Attack of the Drones

By: Liban Yousuf

 

President Obama hopes that his administration will be remembered as an administration that championed human rights. A little more than a year ago, President Obama repealed the controversial “Don’t Ask, Don’t Tell “ policy allowing LGBT members of the military to serve openly. Most recently, the Obama Administration has filed an amicus brief with the Supreme Court affirming their stance that California’s Prop 8 is an affront to the civil rights of Americans. While President Obama has been championing civil rights issues domestically, his administration has been working hard to destroy the civil rights of citizens overseas.

 

Drones have been President Obama’s weapons of choice in the War on Terror. According to most estimates, President Obama has used over 400 drone strikes to target high profile individuals since taking office. That is 50 times more than President Bush ordered during his term in office. I understand that there are groups out there that pose a threat to our national security, so what’s the problem? The problem is President Obama’s drone strikes have also been targeting American citizens without due process.

 

In September 2011, drone strikes killed Anwar Al-Awlaki. Al-Awlaki was believed to be a high-ranking member of Al-Qaeda who acted as a spiritual advisor to the Christmas day underwear bomber, as well as Major Nidal Hasan who carried out the tragic shootings at Fort Hood in 2009. What made this drone strike unique was that Al-Awlaki was the first American citizen to be included on the “kill or capture” list after President Obama signed an order in 2010. Al-Awlaki was born and raised in the United States then moved to Yemen with his family before moving back to the United States where he attended Colorado State University. Al-Awlaki’s 16-year-old son, also an American born citizen, was killed in another drone strike just two weeks later. Both Al-Awlaki and his son were killed without trial and without being charged with any crime.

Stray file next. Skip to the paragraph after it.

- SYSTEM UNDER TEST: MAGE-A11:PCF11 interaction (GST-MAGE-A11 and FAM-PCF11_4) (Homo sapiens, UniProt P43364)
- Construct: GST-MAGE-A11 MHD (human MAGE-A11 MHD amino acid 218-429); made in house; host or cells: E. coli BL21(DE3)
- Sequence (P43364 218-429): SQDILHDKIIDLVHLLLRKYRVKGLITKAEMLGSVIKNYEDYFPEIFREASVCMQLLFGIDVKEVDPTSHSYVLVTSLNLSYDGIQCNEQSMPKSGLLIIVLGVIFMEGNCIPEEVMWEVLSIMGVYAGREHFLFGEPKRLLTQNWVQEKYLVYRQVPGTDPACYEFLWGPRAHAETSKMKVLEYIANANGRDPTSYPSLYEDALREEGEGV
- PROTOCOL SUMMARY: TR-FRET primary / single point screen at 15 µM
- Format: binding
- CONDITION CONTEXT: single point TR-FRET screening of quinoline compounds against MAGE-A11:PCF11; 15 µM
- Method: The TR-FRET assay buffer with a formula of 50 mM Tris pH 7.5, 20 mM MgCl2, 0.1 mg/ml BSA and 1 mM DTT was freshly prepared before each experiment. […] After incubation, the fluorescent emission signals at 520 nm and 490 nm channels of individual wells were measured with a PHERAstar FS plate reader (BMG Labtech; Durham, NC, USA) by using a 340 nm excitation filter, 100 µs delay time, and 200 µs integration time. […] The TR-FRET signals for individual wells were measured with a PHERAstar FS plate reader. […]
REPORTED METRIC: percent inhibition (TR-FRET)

Earlier last month, a confidential memo from the Justice Department was leaked, outlining the legal arguments for targeting American citizens with ties to Al-Qaeda in drone strikes. The memo states that attacks against American citizens who are “operational leaders” of Al-Qaeda are a “lawful act of self-defense.” Although the Obama Administration claims attacks are carried out only with an imminent threat, the memo states an imminent threat “does not require the United States to have clear evidence that a specific attack on U.S. persons and interests will take place in the immediate future.” This vague language should be a cause of concern. In addition to establishing the government’s claim of the authority to target American citizens by drone strikes, the memo’s vague language also gives the government room to maneuver around its ambiguous limitations.

 

As if the targeting of American citizens without due process and the ambiguous limitations to when these attacks can be carried out isn’t troublesome enough, President Obama has been resolved in keeping these strikes as confidential as possible, with no oversight. During his State of the Union address on February 12th, just days after the DOJ memo was leaked, President Obama pledged greater transparency regarding the drone strikes carried out by his administration. The following day, the Obama Administration released eleven memos, regarding targeted killings, to the Senate Select Committee on Intelligence. On the same day, Senator Dianne Feinstein, a member of the committee, confirmed that the Obama Administration has failed to disclose seven other similar memos. A week later, the Obama Administration stated that it would not disclose the number of classified memos it has regarding targeted drone attacks. However, on Tuesday, after numerous requests from the Senate committee and with the looming threat that the Senate would not confirm the nomination of John Brennan as the Director of the CIA, the Obama Administration finally agreed to disclose the remaining memos.

 

President Obama is setting a dangerous precedent with his attacks on the rights of due process. The United States is facing attacks from groups and organizations that are well hidden from the traditional reach of the military, and these drone strikes might just be a necessary evil. However, if the President carries out these types of attacks, especially when it involves American citizens, there must be more transparency and greater oversight. Unfortunately, the President has proven that he is not dedicated to keeping his promise. Rather than provide the Senate committee with the memos from the Office of Legal Counsel after he pledged greater transparency, the President simply doubled down on the secrecy surrounding the drone program. With the lives at Americans at stake on shaky legal authority, the President must ensure that his dedication to civil rights is not just rhetoric, if he wants his administration to leave its legacy as one that drove the US forward.

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